Obesity is Not a Disease
About twenty years ago I worked at a small hedge fund. One of my coworkers was rail thin and constantly eating. No three meals a day for this guy. He was eating something — yogurt, a banana, nuts, a protein bar — at least every two hours throughout the day, every day. When I made light one day of his apparent failure to put on weight amidst all his gluttonous behavior, he said he ate all the time because his metabolism was off the charts. He said he had to be eating all the time in order to not lose weight. Fascinating. But it would be odd to say that my coworker had a disease that “forced” him to eat more than most people. He had a condition. Maybe it could be considered a disorder. But he certainly didn’t have a disease — and the same goes for people who have slow metabolisms. If you’re born with a slow metabolism, you learn (or you ought to learn) how to adjust one’s intake of food in order to combat or offset weight gain.
Which brings me to the three gentlemen you see above. From left to right they are Lou Costello, Oliver Hardy, and Jerome (“Curly”) Howard. For those of you of a certain young age, all three were members of comedy teams that thrived primarily during the 1930s and ’40s. That’s a detail you can investigate on your own. My question for right now is this: Is it accurate to say these three men had a disease that brought on their weight gain? Were these men obese? Maybe — or not quite yet, based on when these photographs were taken (each at their peak of fame), as the three of them, particularly Oliver Hardy, would become heavier as the years went on. In two words: They overate — for years and decades. That’s six words. Sorry.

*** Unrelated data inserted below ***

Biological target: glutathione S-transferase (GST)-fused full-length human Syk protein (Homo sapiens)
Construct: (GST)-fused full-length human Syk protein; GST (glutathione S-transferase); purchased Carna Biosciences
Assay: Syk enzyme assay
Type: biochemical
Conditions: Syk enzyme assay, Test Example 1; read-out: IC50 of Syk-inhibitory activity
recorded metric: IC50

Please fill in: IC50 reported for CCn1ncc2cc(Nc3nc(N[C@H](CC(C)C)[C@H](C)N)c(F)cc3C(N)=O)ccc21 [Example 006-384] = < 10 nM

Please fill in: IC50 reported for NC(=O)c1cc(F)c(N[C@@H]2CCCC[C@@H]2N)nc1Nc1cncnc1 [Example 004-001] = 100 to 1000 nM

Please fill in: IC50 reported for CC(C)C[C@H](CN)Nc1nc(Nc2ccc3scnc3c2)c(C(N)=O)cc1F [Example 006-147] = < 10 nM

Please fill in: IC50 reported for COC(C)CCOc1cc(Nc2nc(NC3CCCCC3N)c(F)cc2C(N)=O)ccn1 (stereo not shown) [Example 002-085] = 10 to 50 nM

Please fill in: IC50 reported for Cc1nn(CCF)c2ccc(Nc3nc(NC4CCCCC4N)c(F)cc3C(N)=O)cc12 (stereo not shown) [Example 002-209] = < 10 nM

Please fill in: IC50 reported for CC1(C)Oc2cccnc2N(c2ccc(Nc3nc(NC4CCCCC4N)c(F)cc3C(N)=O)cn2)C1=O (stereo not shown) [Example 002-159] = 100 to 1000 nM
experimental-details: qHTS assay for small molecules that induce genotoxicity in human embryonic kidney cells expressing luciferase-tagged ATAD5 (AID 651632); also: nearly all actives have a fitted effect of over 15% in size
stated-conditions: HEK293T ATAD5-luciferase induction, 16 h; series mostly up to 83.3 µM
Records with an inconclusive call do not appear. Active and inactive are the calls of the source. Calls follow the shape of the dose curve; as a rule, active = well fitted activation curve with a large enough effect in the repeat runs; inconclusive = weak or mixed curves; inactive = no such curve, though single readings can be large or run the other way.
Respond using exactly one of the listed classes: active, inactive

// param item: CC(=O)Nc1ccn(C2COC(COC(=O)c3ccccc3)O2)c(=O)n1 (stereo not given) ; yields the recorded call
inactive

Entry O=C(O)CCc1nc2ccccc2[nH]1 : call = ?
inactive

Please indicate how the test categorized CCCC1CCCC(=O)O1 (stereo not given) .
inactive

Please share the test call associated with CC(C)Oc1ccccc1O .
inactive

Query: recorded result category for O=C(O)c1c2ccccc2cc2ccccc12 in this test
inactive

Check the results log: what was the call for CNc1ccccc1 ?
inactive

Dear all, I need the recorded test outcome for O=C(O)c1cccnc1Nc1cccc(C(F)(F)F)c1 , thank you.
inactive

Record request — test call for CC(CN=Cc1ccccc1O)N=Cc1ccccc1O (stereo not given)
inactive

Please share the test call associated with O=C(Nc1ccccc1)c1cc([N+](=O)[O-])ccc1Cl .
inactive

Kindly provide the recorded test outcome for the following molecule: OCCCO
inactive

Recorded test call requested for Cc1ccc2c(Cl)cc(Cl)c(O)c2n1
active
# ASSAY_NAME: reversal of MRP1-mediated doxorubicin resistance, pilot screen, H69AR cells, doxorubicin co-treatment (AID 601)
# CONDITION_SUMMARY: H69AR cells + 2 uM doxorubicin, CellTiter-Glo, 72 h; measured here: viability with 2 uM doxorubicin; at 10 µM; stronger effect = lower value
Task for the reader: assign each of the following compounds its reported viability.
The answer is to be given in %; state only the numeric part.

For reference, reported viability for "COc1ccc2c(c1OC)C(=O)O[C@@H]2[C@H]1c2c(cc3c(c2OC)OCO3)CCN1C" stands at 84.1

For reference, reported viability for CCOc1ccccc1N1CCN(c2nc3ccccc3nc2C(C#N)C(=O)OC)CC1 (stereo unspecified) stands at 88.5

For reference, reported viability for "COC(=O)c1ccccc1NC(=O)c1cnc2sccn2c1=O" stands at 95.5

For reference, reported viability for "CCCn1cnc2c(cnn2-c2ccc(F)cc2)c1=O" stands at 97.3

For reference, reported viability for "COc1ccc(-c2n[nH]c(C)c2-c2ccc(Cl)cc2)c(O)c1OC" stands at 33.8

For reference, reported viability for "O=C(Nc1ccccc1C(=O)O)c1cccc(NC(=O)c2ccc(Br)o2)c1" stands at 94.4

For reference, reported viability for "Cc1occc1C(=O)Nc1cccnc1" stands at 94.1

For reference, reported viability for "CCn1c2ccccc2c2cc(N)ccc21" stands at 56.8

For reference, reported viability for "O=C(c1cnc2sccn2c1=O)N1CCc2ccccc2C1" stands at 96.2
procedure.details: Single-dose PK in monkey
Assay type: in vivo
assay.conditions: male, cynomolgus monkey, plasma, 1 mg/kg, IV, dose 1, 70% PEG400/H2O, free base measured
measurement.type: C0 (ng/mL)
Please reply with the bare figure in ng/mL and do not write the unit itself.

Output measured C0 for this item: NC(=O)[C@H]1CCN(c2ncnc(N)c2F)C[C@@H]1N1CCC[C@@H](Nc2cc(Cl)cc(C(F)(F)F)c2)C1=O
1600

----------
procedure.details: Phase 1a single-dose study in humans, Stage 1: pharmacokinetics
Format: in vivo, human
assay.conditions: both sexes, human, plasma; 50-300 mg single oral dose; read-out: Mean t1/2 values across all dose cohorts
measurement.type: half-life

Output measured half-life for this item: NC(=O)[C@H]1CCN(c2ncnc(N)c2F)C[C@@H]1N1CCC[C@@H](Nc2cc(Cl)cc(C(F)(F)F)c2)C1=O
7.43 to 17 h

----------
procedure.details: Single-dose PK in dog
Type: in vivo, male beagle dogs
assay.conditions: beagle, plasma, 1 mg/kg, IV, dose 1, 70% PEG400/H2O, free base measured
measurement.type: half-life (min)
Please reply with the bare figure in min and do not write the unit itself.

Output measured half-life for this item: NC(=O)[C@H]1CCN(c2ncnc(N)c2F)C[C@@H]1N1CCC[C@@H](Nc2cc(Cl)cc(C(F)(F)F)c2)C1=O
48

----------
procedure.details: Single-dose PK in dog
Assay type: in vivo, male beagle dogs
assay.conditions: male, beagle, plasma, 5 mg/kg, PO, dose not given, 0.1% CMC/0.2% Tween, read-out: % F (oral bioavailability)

However, we are now told, by The New York Times and The Washington Post, that obesity is a disease that one “has.” Huh. I’ve always thought that a disease is something that happens to you. A person has measles or chicken pox or influenza or Covid-19. Is obesity something you can “catch” in the same way you can catch a cold? I fail to see how obesity is something a person can “have” (or “catch”) because obesity isn’t a germ or pathogen that attacks the body. It’s not even a malfunction of the body’s hardware (think of gene-based or gene-inherited diseases in this regard: cystic fibrosis, sickle cell anemia, or Huntington’s disease, to name…